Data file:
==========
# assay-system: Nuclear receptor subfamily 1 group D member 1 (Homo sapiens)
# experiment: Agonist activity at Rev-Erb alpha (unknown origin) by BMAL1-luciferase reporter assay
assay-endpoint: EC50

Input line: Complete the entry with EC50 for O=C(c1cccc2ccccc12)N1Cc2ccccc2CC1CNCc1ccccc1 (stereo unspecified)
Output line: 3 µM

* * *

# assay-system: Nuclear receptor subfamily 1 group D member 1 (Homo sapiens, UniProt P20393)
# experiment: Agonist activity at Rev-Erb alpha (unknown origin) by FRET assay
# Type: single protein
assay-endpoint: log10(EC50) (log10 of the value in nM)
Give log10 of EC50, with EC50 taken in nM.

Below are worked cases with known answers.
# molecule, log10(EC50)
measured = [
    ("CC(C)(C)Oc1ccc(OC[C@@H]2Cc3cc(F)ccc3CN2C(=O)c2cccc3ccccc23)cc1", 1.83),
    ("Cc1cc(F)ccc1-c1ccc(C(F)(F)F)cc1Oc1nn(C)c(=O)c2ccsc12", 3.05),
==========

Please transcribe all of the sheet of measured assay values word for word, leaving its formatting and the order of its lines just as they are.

# assay-system: Nuclear receptor subfamily 1 group D member 1 (Homo sapiens)
# experiment: Agonist activity at Rev-Erb alpha (unknown origin) by BMAL1-luciferase reporter assay
assay-endpoint: EC50

Input line: Complete the entry with EC50 for O=C(c1cccc2ccccc12)N1Cc2ccccc2CC1CNCc1ccccc1 (stereo unspecified)
Output line: 3 µM

* * *

# assay-system: Nuclear receptor subfamily 1 group D member 1 (Homo sapiens, UniProt P20393)
# experiment: Agonist activity at Rev-Erb alpha (unknown origin) by FRET assay
# Type: single protein
assay-endpoint: log10(EC50) (log10 of the value in nM)
Give log10 of EC50, with EC50 taken in nM.

Below are worked cases with known answers.
# molecule, log10(EC50)
measured = [
    ("CC(C)(C)Oc1ccc(OC[C@@H]2Cc3cc(F)ccc3CN2C(=O)c2cccc3ccccc23)cc1", 1.83),
    ("Cc1cc(F)ccc1-c1ccc(C(F)(F)F)cc1Oc1nn(C)c(=O)c2ccsc12", 3.05),